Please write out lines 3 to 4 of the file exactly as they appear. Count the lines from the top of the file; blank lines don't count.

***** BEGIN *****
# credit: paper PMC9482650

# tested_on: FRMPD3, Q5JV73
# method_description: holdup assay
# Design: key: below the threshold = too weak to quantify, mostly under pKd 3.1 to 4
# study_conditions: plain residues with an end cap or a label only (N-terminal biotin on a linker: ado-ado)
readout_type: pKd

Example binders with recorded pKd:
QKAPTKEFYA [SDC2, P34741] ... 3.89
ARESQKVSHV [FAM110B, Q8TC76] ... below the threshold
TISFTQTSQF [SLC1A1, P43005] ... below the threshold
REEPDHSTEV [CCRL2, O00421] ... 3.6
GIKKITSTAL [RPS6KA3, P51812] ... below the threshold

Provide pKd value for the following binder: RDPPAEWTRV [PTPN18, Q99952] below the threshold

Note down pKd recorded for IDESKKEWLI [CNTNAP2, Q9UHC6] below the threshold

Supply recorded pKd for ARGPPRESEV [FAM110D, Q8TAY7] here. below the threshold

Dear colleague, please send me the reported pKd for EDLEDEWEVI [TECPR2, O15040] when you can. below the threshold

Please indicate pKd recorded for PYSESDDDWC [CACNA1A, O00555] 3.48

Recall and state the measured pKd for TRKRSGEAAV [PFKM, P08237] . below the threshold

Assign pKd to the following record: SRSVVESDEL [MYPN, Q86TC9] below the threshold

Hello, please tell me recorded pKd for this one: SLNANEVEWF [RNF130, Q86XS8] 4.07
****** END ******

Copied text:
# method_description: holdup assay
# Design: key: below the threshold = too weak to quantify, mostly under pKd 3.1 to 4